FIRST GEN Corp. said its subsidiary had applied for regulatory permit to start constructing an offshore terminal for liquefied natural gas (LNG) within its energy complex in Batangas City.

The Lopez-led company said the application of its unit FGEN LNG Corp. consists of the “construction works necessary to (i) modify First Gen’s existing liquid fuel jetty that will enable it to become multiple-use (allowing the receipt of large and small-scale LNG vessels as well as liquid fuel vessels, and (ii) build an adjunct onshore gas receiving facility.”

It said the unit applied to the Department of Energy (DoE) for a permit to construct, expand, rehabilitate and modify (PCERM) on the same day it disclosed the information to the stock exchange in a letter dated March 4, 2020.

Once completed, the project will allow First Gen to bring in a floating storage and regasification unit (FSRU) on an “interim basis” and hasten the introduction by FGEN LNG of the imported fuel to the Philippines.

“This innovation can readily serve the natural gas requirements of existing and future gas-fired power plants of third parties and FGEN LNG affiliates, and bring the country closer to its goals of energy security, expanded energy access and low-carbon future,” the listed energy company said.

It said the goals are among the stated objectives under the Philippine Energy Plan 2017-2040, which is crafted by the DoE.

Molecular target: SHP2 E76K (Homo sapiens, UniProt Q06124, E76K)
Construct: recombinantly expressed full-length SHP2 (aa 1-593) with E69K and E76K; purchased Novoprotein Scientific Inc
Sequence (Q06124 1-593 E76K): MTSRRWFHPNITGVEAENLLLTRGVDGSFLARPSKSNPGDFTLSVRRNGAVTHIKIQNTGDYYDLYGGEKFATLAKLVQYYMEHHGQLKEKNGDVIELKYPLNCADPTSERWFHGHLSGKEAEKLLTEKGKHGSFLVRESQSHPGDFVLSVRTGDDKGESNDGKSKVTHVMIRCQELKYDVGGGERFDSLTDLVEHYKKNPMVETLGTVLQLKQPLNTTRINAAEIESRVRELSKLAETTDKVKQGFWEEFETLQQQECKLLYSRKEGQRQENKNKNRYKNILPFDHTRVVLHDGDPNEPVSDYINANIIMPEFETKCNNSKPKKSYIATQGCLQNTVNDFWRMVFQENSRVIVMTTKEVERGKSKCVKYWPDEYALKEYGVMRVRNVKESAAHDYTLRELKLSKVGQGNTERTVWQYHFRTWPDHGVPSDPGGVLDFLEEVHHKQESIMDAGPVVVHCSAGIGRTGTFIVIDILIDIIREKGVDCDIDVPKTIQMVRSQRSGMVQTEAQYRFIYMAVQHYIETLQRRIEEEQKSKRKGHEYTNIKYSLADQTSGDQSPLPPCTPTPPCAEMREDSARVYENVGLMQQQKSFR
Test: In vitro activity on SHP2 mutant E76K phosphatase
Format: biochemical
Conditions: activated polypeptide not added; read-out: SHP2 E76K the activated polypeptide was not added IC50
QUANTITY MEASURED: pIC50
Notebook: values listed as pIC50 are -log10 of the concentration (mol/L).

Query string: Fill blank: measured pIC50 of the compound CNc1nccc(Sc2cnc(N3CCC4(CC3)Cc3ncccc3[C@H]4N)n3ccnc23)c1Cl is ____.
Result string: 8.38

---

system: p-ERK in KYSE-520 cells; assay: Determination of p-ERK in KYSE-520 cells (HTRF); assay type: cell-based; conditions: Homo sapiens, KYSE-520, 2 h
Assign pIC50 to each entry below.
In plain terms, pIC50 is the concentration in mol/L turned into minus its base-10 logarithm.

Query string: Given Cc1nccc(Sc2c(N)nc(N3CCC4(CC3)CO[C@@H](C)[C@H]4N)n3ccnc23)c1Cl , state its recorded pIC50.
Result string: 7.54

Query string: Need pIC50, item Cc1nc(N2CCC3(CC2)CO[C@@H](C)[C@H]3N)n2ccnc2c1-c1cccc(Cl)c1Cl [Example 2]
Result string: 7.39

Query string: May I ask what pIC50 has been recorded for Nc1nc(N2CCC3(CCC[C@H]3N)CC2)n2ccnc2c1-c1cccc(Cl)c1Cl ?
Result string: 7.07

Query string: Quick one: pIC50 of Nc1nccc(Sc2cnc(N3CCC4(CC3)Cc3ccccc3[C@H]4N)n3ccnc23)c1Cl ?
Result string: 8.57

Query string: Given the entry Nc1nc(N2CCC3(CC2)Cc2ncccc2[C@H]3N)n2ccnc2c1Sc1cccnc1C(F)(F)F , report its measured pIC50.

“An FSRU is an LNG storage ship that has an onboard regasification plant capable of returning LNG back into a gaseous state,” it said.

First Gen said its unit anticipates that, if the PCERM is granted by the DoE, it will be able to start constructing the project as early as May this year, allowing it to receive imported LNG as early as the third quarter of 2022.

FGEN LNG believes that the project, and the early entry of LNG, will play a critical role in ensuring the energy security of the Luzon grid, the parent firm said, since the indigenous Malampaya gas resource “is expected to be less reliable in producing and providing sufficient fuel supply for the country’s existing gas-fired power plants, and even less so for additional gas-fired power plants.”

“The entry of LNG will encourage new gas-fired power plant developments, as well as industrial and transport industries to consider it as a replacement to more costly and polluting fuels,” it added.

First Gen said the project represents the initial phase of the FGEN Batangas LNG terminal, which was previously declared by the Energy Investment Coordinating Council through the DoE as an “Energy Project of National Significance” (EPNS) under Executive Order No. 30. Projects declared as nationally significant enjoy faster permitting from government agencies.

First Gen, the country’s leading gas power generation company, has around 2,000 megawatts (MW) in operating gas facilities comprising of four gas-fired power plants, namely: the 1,000-MW Santa Rita power plant, the 500-MW San Lorenzo, the 414-MW San Gabriel, and the 97-MW Avion power plant.

First Gen earlier said that its project could also potentially supply natural gas to the 1,200 MW Ilijan power plant. — Victor V. Saulon